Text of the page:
Item 11 - Subsection 94(1)

Item 12 - Paragraph 94(2)(a)

Item 13 - Subsection 94(4)

Item 14 - Subsection 94(4)

Item 15 - Subsection 94(5)

Item 16 - Subsection 94(8)

Item 17 - Subsection 94(8)

Item 18 - Subsection 94(9)

Item 19 - Subsection 94(9)

Item 20 - Subsection 94(11)

Item 21 - Subsection 94(14)

Item 22 - Subsection 94(14)

Item 23 - Paragraph 94(15)(a)

Item 24 - Paragraph 94(15)(a)

 

93.          Section 94 provides that, in specified circumstances, an elector who ceases to reside in Australia may apply to be treated as an eligible overseas elector.  Items 11 to 24 substitute references to ‘Divisional Returning Officer’ and ‘DRO’ with ‘Electoral Commissioner’, and make other minor consequential changes, so that the Electoral Commissioner becomes responsible for these functions rather than the DRO for the Division in which the person is enrolled and seeks to be treated as an eligible overseas elector.  Other than these changes, the effect of the current provisions remains the same.

 

Item 25 - Subsection 94A(1)

Item 26 - Paragraph 94A(2A)(b)

Item 27 - Subsection 94A(3)

Item 28 - Paragraph 94A(4)(a)

Item 29 - Subsection 94A(5)

Item 30 - Paragraph 94A(5)(b)

Item 31 - Subsection 94A(6)

 

94.          Section 94A provides that in certain circumstances, a person may enrol from outside of Australia.  Items 25 to 31 substitute references to ‘Australian Electoral Officer’ and ‘Divisional Returning Officer’ with ‘Electoral Commissioner’, and make other minor consequential changes.  These amendments will make the Electoral Commissioner responsible for these functions rather than the AEO for a State which contains the Subdivision in which the person seeks to enrol.  Other than these changes, the effect of the current provisions remains the same.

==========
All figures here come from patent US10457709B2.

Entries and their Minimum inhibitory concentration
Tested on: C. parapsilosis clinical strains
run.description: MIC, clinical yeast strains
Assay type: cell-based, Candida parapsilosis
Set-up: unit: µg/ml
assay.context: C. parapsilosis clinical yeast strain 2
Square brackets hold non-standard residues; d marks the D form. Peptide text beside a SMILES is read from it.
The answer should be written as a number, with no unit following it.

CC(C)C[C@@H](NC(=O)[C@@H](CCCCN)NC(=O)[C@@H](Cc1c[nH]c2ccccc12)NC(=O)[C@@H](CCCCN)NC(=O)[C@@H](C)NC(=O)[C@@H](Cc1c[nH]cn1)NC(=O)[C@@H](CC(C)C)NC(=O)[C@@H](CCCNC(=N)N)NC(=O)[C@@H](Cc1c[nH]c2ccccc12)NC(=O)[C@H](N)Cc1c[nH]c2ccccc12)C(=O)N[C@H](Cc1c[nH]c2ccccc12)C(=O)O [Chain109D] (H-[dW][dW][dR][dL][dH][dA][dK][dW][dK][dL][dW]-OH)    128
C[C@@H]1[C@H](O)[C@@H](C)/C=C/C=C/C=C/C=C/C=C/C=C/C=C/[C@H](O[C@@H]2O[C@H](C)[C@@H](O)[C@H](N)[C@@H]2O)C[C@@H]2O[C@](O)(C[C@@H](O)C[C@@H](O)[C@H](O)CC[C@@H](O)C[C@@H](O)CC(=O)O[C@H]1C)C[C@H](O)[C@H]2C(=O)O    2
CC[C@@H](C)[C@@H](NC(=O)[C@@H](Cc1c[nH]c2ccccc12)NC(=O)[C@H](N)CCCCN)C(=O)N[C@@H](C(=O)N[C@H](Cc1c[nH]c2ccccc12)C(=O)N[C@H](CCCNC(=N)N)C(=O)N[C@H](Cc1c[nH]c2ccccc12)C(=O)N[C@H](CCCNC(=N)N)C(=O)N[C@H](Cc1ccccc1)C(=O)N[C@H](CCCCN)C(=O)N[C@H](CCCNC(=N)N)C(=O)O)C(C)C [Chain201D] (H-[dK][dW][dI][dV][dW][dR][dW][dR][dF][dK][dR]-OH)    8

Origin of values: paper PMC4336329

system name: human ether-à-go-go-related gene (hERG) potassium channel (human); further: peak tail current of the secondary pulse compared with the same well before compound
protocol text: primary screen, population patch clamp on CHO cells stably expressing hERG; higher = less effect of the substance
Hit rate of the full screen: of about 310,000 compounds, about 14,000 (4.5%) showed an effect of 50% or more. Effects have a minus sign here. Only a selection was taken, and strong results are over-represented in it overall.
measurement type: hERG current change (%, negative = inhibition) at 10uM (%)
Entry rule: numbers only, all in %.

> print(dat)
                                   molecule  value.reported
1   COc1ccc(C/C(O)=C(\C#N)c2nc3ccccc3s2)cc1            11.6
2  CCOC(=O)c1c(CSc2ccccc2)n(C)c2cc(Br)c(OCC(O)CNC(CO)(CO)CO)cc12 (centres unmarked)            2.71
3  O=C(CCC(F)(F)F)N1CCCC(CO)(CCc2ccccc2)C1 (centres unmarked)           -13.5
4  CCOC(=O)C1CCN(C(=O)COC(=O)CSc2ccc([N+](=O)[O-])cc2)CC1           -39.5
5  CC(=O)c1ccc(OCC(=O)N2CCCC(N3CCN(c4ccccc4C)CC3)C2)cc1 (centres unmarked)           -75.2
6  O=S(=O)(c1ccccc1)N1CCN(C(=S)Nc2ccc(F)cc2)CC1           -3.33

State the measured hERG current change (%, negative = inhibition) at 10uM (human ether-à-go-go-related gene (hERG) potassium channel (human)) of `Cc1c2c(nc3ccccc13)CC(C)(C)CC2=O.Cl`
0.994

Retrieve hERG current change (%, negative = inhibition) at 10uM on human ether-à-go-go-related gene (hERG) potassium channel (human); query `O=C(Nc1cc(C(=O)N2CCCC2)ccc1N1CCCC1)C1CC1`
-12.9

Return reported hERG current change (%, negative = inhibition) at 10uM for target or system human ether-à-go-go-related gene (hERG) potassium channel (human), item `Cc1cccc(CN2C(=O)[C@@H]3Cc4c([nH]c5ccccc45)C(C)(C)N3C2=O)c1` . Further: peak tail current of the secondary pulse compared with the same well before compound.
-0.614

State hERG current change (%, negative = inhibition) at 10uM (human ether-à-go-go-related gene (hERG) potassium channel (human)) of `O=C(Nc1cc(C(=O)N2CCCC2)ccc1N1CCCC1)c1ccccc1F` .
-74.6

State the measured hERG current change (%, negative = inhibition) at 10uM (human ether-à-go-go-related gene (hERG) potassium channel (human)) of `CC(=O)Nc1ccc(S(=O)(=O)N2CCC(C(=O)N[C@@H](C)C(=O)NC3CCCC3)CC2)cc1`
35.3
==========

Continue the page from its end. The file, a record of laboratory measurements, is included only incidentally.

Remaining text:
Item 32 - Subsection 95(1)

Item 33 - Subsection 95(1)

Item 34 - Paragraph 95(2A)(b)

Item 35 - Subsection 95(4)

Item 36 - Subsection 95(4)

Item 37 - Subsection 95(4)

Item 38 - Subsection 95(5)

Item 39 - Paragraph 95(5)(c)

Item 40 - Subsection 95(6)

Item 41 - Subsection 95(8)

Item 42 - Subsection 95(8)

Item 43 - Subsection 95(9)

Item 44 - Subsection 95(9)

Item 45 - Subsection 95(11)

Item 46 - Subsection 95(14)

Item 47 - Subsection 95(14)

Item 48 - Paragraph 95(15)(a)

Item 49 - Paragraph 95(15)(a)

 

95.          Section 95 provides that in certain circumstances, a person who is the spouse or child of an eligible overseas elector may enrol from outside Australia.  These items generally substitute references to ‘Divisional Returning Officer’ and ‘DRO’ with ‘Electoral Commissioner’, and make other minor consequential changes, so that the Electoral Commissioner becomes responsible for these functions rather than the DRO for the Division in which the person seeks to be enrolled and treated as an eligible overseas elector.

 

96.          As the Electoral Commissioner has been given the responsibility for all applications under section 95, consequential amendments are needed to subsection 95(4).  Items 35, 36 and 37 amend subsection 95(4) to prevent the Electoral Commissioner enrolling someone in a Subdivision after 8.00pm on the day that a writ is issued for an election in that Division.  The person may be enrolled after the close of polling in that election.

 

97.          Other than these changes, the effect of the current provisions remains the same.

 

Item 50 - Section 95AB

Item 51 - Subsection 95AC(1)

 

98.          Sections 95AB and 95AC are concerned with the enrolment of Norfolk Island electors.  These items generally substitute references to ‘Divisional Returning Officer’ with ‘Electoral Commissioner’, and make other minor consequential changes, so that the Electoral Commissioner becomes responsible for these functions rather than a DRO.  Other than these changes, the effect of the current provisions remains the same.

 

Item 52 - Subsection 95AC(2)

 

99.          The amended subsection 95AC(1) will require the Electoral Commissioner to annotate the Roll to indicate that a person is enrolled as a Norfolk Island elector.  To ensure the integrity of the Roll the AEC intermittently reviews this category of enrolment.  Subsection 95AC(2) currently requires reviews of the records kept in relation to Norfolk Island electors to be undertaken at the direction of the Electoral Commission.